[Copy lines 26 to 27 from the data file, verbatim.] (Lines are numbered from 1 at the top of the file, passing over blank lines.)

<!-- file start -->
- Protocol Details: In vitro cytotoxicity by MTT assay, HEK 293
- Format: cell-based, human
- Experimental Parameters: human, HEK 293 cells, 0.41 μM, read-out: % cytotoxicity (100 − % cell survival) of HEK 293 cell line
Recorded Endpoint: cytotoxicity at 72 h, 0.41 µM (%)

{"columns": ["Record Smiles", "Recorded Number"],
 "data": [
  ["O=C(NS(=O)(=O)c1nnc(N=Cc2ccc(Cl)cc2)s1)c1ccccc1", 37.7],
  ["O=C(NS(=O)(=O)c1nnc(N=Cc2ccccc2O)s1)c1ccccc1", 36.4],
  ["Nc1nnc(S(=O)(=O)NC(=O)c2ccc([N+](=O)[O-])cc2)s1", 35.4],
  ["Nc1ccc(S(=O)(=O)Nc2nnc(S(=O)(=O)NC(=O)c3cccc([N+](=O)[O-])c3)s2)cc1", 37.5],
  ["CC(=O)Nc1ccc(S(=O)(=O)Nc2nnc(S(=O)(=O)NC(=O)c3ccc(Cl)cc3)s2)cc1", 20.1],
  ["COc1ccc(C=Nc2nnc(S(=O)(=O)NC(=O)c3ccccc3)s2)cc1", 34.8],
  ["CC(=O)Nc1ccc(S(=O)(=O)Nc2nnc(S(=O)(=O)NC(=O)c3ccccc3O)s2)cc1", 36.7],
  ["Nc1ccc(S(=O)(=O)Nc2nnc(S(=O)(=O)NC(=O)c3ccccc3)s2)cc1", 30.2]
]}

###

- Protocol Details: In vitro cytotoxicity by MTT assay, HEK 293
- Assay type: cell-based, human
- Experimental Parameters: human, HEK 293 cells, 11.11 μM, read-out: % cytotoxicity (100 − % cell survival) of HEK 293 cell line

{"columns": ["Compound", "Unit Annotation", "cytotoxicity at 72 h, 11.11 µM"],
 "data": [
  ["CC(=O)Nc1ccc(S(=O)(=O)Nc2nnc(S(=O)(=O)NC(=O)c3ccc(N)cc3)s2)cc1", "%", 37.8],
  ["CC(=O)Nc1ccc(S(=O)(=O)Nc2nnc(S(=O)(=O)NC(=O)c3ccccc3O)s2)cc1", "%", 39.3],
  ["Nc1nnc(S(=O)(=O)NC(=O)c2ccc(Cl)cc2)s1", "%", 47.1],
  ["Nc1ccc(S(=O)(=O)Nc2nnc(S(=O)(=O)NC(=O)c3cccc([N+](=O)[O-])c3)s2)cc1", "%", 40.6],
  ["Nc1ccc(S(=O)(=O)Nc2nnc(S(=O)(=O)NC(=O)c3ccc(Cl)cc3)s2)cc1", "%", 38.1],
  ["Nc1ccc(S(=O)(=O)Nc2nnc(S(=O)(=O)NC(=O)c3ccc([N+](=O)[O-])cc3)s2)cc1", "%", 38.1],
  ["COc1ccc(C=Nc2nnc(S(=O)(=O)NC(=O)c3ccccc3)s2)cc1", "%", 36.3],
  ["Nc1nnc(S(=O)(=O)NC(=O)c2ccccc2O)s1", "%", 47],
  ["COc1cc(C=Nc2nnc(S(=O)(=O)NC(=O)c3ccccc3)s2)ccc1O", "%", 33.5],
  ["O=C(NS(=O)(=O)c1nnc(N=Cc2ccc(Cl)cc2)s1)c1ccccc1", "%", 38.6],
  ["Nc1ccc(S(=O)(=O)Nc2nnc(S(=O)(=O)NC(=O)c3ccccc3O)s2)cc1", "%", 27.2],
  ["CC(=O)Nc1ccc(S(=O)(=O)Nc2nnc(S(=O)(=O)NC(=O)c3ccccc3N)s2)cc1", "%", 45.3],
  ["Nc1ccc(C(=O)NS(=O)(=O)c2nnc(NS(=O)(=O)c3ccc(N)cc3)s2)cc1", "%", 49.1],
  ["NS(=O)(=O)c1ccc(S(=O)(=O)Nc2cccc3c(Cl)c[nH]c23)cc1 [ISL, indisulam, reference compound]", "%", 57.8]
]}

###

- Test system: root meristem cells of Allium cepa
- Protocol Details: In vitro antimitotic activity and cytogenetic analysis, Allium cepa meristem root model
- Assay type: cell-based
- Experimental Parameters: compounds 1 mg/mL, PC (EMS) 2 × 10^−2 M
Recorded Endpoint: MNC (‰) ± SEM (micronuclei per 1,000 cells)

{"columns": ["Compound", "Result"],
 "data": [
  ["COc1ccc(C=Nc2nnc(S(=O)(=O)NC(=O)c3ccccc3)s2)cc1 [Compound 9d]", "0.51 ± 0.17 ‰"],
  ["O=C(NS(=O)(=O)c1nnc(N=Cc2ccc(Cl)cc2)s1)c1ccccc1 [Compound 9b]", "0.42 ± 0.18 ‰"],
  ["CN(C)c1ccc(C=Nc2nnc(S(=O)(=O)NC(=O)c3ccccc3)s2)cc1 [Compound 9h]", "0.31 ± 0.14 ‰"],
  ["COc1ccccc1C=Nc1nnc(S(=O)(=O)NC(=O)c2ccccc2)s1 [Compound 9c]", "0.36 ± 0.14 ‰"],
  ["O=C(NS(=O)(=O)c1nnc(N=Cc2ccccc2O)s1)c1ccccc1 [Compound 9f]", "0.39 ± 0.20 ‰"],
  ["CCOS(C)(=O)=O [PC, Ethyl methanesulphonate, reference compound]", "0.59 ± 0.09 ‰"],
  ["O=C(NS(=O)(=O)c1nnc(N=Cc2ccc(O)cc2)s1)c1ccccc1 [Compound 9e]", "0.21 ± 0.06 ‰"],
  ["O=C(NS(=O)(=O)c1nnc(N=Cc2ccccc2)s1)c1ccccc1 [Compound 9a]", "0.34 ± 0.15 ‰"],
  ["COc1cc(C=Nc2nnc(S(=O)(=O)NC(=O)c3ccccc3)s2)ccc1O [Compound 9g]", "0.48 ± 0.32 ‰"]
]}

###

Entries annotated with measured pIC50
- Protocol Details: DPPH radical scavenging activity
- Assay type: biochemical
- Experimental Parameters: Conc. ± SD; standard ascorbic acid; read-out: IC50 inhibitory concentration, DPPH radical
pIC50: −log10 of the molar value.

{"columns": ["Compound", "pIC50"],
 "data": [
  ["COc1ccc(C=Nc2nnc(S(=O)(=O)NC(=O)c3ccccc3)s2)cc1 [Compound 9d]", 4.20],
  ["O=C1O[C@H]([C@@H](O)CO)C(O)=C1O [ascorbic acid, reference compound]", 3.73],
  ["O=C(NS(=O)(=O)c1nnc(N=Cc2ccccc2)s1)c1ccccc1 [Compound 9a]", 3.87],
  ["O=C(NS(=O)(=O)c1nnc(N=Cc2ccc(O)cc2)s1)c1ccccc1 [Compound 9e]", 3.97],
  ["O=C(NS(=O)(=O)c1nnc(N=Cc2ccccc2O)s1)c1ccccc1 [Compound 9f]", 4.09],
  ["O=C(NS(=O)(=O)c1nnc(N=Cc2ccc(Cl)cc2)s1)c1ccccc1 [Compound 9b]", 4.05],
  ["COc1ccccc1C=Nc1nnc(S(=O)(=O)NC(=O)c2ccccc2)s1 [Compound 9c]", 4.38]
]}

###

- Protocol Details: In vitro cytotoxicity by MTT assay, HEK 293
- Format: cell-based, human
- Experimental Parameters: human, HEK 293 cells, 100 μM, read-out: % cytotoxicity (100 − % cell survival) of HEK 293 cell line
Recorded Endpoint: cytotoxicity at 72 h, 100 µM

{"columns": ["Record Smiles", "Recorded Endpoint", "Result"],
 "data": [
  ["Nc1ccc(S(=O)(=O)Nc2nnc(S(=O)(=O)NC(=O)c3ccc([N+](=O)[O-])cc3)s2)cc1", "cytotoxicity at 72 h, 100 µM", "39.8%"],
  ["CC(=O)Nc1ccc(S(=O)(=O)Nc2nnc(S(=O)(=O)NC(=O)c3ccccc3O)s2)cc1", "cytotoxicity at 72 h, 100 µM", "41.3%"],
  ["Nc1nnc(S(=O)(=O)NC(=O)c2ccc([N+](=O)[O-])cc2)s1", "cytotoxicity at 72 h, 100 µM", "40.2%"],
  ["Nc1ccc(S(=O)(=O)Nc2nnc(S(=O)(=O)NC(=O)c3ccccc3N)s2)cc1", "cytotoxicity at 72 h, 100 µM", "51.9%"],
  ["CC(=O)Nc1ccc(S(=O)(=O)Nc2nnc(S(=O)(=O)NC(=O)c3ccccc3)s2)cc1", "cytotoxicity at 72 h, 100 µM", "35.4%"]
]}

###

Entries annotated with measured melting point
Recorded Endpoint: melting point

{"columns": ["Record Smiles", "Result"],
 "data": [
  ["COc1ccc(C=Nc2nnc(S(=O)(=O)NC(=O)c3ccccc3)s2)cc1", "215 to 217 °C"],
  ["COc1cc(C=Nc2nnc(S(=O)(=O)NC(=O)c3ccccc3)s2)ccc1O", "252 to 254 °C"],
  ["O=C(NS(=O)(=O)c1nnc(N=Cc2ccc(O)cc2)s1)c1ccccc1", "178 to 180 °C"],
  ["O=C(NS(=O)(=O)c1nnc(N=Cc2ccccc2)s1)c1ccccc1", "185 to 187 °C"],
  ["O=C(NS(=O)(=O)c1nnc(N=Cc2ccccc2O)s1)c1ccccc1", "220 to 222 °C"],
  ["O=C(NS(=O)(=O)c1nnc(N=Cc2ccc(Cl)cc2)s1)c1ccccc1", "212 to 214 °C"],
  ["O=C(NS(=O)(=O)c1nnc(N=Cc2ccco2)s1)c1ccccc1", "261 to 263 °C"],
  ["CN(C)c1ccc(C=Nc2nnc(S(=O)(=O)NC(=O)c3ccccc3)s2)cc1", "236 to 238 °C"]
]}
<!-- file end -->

  ["Nc1ccc(S(=O)(=O)Nc2nnc(S(=O)(=O)NC(=O)c3ccc(Cl)cc3)s2)cc1", "%", 38.1],
  ["Nc1ccc(S(=O)(=O)Nc2nnc(S(=O)(=O)NC(=O)c3ccc([N+](=O)[O-])cc3)s2)cc1", "%", 38.1],